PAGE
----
8. What reforms did former Governor Bredesen and the state of Tennessee implement in order to improve the math and science curriculum? Why do you think that Tennessee focused on these subject areas? What is your opinion of the reforms mentioned in the program? In your opinion, what impact, if any, might these reforms have on Brian Whited's school?

9. What examples do you see in this program that supports the claim that students shy away from math? Why do you think that students drop out of or don't take more difficult math courses? What long-term impact, if any, do you think that this situation might have on the American workforce? Why do you think that the students featured in the documentary prefer to take more challenging courses?

10. According to the program: What percent of the U.S. population is Asian? What percent of engineering graduates is Asian? To what does Shaan Patel attribute this statistic? What is your reaction to his assessment?

11. Why do you think that the documentary is titled "Don't Fail Me"? Do you think that this is an appropriate title? Why or why not? What examples can you think of, both from the program and your life, where educators, parents, lawmakers and students themselves may have "failed" students? What advice would you offer each of these groups to better prepare today's students for their lives as adults?

Media Literacy Question

What were some of the different perspectives presented in this program? Do you think that telling the stories of these three students was an effective way to present the issues surrounding science education in the U.S.? Explain. If you were producing a documentary on your education, whose perspectives would you include, and why?

Learning Activities

Generating student interest in math and science

Xerox CEO Ursula Burns told CNN, "You need people to show the way. And just like the way we can see Michael Jordan, Kobe Bryant, why can't they see people like engineers like me, why can't they see us, regular people doing a good thing?" As part of your discussion, have your students react to Burns' statement. Then, have students respond to these questions:

• Why do you think that many actors, musicians and athletes become famous, while few present-day engineers, scientists and inventors are well-known?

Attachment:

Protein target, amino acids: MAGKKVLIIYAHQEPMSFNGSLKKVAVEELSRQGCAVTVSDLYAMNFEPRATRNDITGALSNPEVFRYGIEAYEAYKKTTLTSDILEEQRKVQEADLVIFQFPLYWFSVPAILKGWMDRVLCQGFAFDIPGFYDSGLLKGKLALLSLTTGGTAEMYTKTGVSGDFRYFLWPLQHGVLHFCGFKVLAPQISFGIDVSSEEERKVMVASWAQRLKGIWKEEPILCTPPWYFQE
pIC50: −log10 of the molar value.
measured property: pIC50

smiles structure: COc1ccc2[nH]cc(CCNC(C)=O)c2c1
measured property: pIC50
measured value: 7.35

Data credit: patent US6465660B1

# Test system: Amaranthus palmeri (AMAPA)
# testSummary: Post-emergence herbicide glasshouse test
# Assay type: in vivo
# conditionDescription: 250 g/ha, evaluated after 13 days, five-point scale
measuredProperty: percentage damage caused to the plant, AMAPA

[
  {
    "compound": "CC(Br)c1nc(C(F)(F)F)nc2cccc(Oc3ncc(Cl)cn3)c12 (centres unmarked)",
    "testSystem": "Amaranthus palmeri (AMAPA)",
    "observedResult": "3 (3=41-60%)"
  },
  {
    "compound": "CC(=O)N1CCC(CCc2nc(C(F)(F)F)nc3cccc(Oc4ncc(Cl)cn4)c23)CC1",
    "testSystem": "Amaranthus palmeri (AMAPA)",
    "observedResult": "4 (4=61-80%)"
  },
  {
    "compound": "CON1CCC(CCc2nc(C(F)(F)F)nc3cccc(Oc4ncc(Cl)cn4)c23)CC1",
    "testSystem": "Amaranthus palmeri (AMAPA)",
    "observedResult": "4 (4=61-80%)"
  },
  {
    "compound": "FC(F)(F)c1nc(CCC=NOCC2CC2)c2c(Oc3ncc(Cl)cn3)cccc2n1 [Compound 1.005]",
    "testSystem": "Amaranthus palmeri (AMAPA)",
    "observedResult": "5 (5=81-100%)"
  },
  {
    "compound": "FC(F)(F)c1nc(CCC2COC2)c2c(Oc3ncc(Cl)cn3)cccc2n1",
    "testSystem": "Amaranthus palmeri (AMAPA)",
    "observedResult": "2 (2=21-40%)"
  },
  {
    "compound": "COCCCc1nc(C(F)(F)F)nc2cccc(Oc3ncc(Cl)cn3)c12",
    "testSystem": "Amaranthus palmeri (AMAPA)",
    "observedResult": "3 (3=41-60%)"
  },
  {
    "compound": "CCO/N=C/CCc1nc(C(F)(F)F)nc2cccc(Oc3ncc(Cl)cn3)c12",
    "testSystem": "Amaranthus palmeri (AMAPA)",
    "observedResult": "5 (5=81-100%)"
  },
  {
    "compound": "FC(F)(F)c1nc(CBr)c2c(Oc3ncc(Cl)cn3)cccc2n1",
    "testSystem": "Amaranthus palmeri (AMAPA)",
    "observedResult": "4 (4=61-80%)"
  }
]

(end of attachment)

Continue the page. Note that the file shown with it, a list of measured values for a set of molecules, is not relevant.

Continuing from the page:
• Why do you think that many young people aspire to be athletes, musicians and actors? What do you think might be some benefits and challenges for young people who want to enter these professions? What might be some benefits and challenges for students who choose career paths that involve math, science or engineering?

• Are you aware of career opportunities in math, science and engineering? Do you think most of the students you know are aware of these opportunities? How would you suggest a way to promote interest in these careers among you and your friends?

Next, divide the class into small groups. Challenge each group to come up with a proposal for a TV or Web-based show that would generate interest or inspire careers in science, math, or engineering. Point out that some popular TV shows including "CSI", "Mythbusters" and "Bill Nye the Science Guy" both entertain and generate interest in science by using or explaining scientific principles in different ways. Tell students that they may choose to propose a reality show, a sitcom, a drama or any other format that would appeal to middle or high school students as long as it uses math or science-based characters or principles to inspire interest. Assist groups as they search the Internet for videos and websites that demonstrate scientific and mathematic concepts to help them get ideas and produce their show concepts.

Have each group present its show proposal. Have the rest of the class evaluate each concept. Which one(s) do students think would get their audience most interested in science, math and engineering? Why? What other ideas do students have for making science as popular as sports, music, or entertainment for an audience of their peers?

Pursuing Careers in Science, Technology, Math and Engineering

Direct students to conduct research to learn more about careers in different fields of science, technology, math and engineering, and share their findings. Discuss: What are the job opportunities for students who are interested in these areas? How do their salaries compare to those in other career fields? Ask a career counselor or a professional in one of these fields to visit your class and answer questions about ways that students could position themselves for careers in the sciences. After the discussion, help the students who are interested in these careers solicit support from parents, the school and the community to achieve their goals.

Curriculum Connections

Science

CONTENT STANDARD F: SCIENCE IN PERSONAL AND SOCIAL PERSPECTIVES

As a result of activities in grades 9-12, all students should develop understanding of science and technology in local, national, and global challenges

CONTENT STANDARD G: HISTORY AND NATURE OF SCIENCE

As a result of activities in grades 5-12, all students should develop understanding of

• Science as a human endeavor
• Nature of scientific knowledge

The National Science Education Standards (http://books.nap.edu/html/nses/pdf/index.html ) are published by the National Academies Press (http://www.nap.edu).

Social Studies

National Curriculum Standards for Social Studies: The Themes of Social Studies
3. PEOPLE, PLACES, AND ENVIRONMENTS

Social studies programs should include experiences that provide for the study of people, places, and environments.

5. INDIVIDUALS, GROUPS, AND INSTITUTIONS

Social studies programs should include experiences that provide for the study of interactions among individuals, groups, and institutions.

6. POWER, AUTHORITY, AND GOVERNANCE

Social studies programs should include experiences that provide for the study of how people create, interact with, and change structures of power, authority, and governance.

The National Curriculum Standards for the Social Studies are produced by the National Council for the Social Studies.